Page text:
Why Industry Corps?
Challenges Facing the Skilled Labor Workforce
Nationally, and further highlighted locally, there are significant challenges facing the skilled labor workforce. With the demographics shifting to a majority non-White population by 2045, the lack of diversity (racial, gender, and age) in the current skilled labor workforce has never been more important to address. Despite local policies that were created to positively influence the industry, the number of diverse residents in the local workforce has improved only slightly. To close the workforce gap, significant opportunities exist for local schools, higher education institutions, industry, and government to come together and develop solutions that grow and diversify the future skilled labor workforce.
Shortage of Skilled Workforce
America has a shortage of skilled tradespeople, an alarm that was sounded 40 years ago. Now, the same workforce is edging closer to retirement. In construction, our first pathway in Industry Corps, the estimated job growth for many occupations within the traditionally skilled workforce is at least double the anticipated growth in all industries, according to the U.S. Department of Labor. From 1985 to present, the age gap has only continued to increase as outlined in the graphic on the left.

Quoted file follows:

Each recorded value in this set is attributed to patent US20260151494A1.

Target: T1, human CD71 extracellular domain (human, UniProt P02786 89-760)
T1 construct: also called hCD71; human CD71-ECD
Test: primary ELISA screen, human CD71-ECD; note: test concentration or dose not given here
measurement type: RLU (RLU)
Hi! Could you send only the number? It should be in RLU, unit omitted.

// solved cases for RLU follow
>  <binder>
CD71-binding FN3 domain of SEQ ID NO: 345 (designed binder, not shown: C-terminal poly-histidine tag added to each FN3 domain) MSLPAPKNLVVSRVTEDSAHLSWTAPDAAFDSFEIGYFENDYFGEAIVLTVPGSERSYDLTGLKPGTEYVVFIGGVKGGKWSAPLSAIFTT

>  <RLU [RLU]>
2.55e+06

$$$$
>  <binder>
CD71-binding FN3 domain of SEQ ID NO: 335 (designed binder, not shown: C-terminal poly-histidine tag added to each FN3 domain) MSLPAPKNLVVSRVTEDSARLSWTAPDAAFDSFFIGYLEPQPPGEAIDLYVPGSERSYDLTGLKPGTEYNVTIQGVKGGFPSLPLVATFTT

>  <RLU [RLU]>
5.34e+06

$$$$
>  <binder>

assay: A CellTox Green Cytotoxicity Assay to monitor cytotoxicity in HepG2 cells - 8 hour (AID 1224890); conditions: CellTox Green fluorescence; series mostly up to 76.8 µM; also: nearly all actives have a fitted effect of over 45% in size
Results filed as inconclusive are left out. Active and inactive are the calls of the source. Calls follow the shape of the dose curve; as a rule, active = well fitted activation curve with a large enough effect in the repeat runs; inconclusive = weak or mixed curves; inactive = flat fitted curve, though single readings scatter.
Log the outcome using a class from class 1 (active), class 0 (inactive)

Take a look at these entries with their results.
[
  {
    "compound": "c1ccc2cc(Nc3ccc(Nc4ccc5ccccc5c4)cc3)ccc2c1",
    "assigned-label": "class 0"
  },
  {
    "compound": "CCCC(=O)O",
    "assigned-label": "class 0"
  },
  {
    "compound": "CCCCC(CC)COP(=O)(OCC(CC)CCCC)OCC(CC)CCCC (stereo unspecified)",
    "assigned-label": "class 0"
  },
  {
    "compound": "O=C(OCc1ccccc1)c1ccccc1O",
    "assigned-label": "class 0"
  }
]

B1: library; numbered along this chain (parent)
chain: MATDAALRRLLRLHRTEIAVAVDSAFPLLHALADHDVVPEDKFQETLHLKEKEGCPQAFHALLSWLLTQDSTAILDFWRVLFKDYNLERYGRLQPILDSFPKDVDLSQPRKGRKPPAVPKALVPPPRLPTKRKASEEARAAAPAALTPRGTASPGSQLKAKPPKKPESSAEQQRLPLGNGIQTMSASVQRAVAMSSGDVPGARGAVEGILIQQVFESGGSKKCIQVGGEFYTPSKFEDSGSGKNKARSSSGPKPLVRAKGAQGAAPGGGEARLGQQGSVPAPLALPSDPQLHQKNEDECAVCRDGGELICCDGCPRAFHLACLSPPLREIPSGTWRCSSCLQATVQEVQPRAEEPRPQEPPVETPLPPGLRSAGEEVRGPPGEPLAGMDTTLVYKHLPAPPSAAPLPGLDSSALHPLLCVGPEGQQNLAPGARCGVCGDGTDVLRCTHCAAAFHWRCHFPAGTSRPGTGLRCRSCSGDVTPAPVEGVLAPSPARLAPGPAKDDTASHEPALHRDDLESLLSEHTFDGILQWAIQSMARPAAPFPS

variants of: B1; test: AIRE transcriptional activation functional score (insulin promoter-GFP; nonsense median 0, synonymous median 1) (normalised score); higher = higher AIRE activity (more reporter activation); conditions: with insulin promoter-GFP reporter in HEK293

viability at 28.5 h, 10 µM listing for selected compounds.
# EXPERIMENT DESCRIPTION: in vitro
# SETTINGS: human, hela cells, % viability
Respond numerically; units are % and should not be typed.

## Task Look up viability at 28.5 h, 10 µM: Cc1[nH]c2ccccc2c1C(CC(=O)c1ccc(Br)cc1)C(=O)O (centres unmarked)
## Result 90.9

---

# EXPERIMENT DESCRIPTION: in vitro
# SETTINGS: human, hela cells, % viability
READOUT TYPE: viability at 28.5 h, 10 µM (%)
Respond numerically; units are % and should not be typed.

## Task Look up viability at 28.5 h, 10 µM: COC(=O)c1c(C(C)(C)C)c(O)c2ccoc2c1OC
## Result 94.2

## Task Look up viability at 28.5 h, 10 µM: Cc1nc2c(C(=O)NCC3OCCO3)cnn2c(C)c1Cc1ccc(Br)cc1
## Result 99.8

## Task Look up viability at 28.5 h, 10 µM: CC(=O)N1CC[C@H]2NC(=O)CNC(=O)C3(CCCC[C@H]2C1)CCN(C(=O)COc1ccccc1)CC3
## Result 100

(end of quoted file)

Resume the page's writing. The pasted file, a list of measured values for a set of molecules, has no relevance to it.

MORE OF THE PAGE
The skilled labor workforce has struggled to be representative of the racial and gender demographics, especially in urban centers like Boston. When analyzing the Boston Resident Jobs Policy (BRJP) data through a three- or four-factor demographic probability lens:
The probability of a 30+ year old, white, male, that lives outside of the City of Boston, on a job site in Boston, is 40.42%.
The probability of an 18-30-year-old, white, male, City of Boston resident on a job site in Boston is 3.38%.
The probability of an 18-30-year-old, person of color, male, City of Boston resident on a job site in Boston is 1.33%.
The probability of an 18-30-year-old, person of color, female, City of Boston resident on a job site in Boston is 0.07%.
Redefining Postsecondary Success
Postsecondary success for Boston Public School (BPS) graduates is narrowly understood as degree completion from an institution of higher education. Of the BPS graduates who attend a college or university, a little over half earn an Associates and/or Bachelors degree, representing only one-third of total BPS graduates, according to public data acquired from the Massachusetts Department of Elementary and Secondary Education (DESE). Although this data is alarming, it presents an opportunity to provide innovative, post-secondary education coupled with robust training to rebuild the workforce and help redefine postsecondary success for local youth.